The Nigerian business terrain
In Nigeria, business terrains are war zones for entrepreneurs and investors, it is a terrain not easily treaded upon except you have got extra ordinary courage and support from the government. Business development and start-ups are not encouraged by the system or government. The Nigerian business terrain is such a rough and tumble system, it has been either consciously or unconsciously designed to naturally choke start-up and frustrate entrepreneurs, here comes the interesting part, an average Nigerian is entrepreneurially driven, not government nor the society at large has been able to annex this great strength, the call from business owners and entrepreneur is to find a means to savage the frustration that encompasses the fresh starter entrepreneurs in this country.
Nigeria business terrain is the most stringent and most expensive in the world, in Nigeria, young entrepreneur grow up in the hustle, hostile and tough business terrain by facing challenges ranging from power, to lease, to competition, to distribution, statutory agencies and government bodies seeking various kinds of fees. Nonetheless, Nigeria is still an untapped treasure ground for businesses, there are well over 100 natural resources in this country, and her wealth has only come from one out the many, which is Oil and Gas, so if an investor or entrepreneur will look away from oil and gas and focus on solving more pressing needs, that business will boom like the oil and gas does for the oil magnets.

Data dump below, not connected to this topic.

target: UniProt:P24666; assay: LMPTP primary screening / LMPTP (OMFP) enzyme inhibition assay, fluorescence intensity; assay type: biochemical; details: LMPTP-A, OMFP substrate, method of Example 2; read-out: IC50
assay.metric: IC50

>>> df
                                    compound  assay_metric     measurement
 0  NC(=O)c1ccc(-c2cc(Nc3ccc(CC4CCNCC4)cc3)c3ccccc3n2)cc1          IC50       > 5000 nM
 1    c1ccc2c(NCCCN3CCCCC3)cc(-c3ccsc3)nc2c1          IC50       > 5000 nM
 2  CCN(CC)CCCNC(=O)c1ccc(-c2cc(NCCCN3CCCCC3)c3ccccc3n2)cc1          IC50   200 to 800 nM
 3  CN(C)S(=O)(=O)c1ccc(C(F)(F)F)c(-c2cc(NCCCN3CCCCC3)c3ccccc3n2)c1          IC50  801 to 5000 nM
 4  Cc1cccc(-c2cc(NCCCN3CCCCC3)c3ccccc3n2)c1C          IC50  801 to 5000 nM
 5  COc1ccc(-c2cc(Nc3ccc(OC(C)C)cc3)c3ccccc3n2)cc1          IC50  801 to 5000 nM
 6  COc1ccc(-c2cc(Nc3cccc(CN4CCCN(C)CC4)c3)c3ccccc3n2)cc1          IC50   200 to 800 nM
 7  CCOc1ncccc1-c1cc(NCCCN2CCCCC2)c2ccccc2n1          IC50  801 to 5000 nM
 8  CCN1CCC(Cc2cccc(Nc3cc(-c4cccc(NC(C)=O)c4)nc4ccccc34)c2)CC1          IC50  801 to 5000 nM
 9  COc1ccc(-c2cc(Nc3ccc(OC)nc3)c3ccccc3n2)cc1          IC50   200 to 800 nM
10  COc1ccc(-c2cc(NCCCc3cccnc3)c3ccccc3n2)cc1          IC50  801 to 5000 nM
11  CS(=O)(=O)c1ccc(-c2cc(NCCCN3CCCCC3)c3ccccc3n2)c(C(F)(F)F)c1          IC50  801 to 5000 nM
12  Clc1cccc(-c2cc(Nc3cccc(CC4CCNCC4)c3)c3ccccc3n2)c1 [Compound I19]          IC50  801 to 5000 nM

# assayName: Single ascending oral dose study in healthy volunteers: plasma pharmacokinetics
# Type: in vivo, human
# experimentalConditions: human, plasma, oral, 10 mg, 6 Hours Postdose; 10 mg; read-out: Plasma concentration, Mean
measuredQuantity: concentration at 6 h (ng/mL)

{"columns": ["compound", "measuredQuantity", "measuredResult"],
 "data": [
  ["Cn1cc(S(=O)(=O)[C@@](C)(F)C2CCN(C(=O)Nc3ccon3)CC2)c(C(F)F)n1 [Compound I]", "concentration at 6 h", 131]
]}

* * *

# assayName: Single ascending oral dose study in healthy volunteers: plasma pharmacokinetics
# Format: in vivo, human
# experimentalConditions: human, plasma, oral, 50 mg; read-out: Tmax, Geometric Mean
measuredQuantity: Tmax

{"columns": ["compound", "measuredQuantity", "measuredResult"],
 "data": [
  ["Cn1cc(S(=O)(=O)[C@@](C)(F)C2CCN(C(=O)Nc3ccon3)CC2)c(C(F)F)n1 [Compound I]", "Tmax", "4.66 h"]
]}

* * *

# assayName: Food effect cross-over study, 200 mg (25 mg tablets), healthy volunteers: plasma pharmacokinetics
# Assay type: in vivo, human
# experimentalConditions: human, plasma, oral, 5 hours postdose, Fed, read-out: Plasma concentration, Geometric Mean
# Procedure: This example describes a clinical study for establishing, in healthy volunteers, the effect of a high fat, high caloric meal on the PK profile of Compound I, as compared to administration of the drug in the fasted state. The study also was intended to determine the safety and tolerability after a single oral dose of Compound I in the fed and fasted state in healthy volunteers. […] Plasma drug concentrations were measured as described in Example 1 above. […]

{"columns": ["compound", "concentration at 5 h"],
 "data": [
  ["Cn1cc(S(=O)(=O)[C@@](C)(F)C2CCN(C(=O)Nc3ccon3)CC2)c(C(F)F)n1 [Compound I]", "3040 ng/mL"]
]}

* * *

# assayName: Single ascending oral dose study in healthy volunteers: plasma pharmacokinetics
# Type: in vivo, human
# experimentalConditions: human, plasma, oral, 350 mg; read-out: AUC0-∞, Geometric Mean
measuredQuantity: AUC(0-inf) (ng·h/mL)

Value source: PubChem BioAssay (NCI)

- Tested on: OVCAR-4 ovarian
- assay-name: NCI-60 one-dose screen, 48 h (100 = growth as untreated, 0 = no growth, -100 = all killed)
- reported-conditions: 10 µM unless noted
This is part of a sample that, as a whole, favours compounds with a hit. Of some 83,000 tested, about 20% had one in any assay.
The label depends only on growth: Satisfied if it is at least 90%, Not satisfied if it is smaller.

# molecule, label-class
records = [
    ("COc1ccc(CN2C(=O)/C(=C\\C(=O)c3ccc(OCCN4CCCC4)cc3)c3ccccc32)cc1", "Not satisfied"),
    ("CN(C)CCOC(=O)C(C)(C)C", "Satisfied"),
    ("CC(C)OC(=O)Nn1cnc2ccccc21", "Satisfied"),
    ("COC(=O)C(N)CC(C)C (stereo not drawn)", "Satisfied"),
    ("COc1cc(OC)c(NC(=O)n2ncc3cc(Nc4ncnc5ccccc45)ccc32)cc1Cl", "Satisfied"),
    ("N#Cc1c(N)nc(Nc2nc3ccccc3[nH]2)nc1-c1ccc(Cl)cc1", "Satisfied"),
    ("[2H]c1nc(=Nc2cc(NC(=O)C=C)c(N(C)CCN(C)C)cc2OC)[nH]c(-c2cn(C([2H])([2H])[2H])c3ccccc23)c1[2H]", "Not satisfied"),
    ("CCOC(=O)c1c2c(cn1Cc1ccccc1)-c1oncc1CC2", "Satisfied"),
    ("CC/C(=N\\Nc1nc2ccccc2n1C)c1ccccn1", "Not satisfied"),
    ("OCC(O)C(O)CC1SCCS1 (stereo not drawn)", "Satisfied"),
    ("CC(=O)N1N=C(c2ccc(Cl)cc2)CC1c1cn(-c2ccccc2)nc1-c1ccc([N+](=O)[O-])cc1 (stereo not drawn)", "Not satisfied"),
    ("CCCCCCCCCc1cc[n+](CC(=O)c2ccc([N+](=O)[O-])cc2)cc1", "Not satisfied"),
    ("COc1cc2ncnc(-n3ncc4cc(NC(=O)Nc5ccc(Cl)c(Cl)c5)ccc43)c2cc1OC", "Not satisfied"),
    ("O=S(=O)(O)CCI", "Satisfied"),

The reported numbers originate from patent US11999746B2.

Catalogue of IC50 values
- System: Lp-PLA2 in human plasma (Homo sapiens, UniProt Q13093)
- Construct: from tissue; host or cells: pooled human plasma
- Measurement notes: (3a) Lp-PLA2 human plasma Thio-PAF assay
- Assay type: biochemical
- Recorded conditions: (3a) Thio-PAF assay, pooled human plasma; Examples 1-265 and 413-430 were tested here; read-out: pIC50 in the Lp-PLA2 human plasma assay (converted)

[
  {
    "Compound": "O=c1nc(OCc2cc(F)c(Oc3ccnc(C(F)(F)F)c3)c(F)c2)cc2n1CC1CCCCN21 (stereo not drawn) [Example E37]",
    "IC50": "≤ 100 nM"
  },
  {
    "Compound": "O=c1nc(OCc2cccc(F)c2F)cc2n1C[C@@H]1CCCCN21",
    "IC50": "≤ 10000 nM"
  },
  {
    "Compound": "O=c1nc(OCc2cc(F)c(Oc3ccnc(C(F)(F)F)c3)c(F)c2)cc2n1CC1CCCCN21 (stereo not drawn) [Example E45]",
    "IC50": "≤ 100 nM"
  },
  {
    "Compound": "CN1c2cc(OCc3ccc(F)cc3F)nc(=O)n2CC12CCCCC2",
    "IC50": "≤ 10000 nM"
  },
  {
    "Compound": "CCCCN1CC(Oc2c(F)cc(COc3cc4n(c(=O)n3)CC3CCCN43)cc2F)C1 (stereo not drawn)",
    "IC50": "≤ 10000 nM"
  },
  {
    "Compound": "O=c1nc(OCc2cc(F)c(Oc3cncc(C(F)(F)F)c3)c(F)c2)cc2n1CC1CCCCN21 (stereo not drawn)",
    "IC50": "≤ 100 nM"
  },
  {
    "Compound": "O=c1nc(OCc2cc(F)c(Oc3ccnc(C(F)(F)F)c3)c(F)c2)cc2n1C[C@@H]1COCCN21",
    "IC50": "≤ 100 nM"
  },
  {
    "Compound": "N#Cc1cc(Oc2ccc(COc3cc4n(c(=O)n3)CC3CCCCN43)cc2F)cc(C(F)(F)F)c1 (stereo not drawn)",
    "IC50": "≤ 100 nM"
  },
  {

The above-mentioned issues make Nigeria a potential advantageous environment for business. A nation with over 180 million populace, a multicultural nation with over 500 ethnicity, with plenty of underdevelopment, this is sure a place to thrive in witty inventions. A potential entrepreneur considers Nigeria for three reasons, the large market, the ever increasing desire to be amongst the first to have it and be different.
Why most businesses fail in Nigeria
Businesses in Nigeria have a long of challenges which lead to business failure. The most daunting reasons why businesses fail in Nigeria include:
1. Lack of infrastructure
The first business challenge you will face when doing business in Nigeria is infrastructural challenge. Nigeria lacks the basic infrastructure and logistics to support entrepreneurship. If you are going to run a successful business in Nigeria; then you must have the financial muscle to provide your own infrastructure.
Take for instance you want to start a manufacturing firm in Nigeria; you will need to build your own factory, provide your own water supply and other amenities that smoothens business operations. This single factor lengthens the time frame from initial planning to full business operations when compared to developed countries that have the basic infrastructure in place. Infrastructural challenge will directly or indirectly increase your startup overhead cost so you have to properly factor in this challenge in your business plan.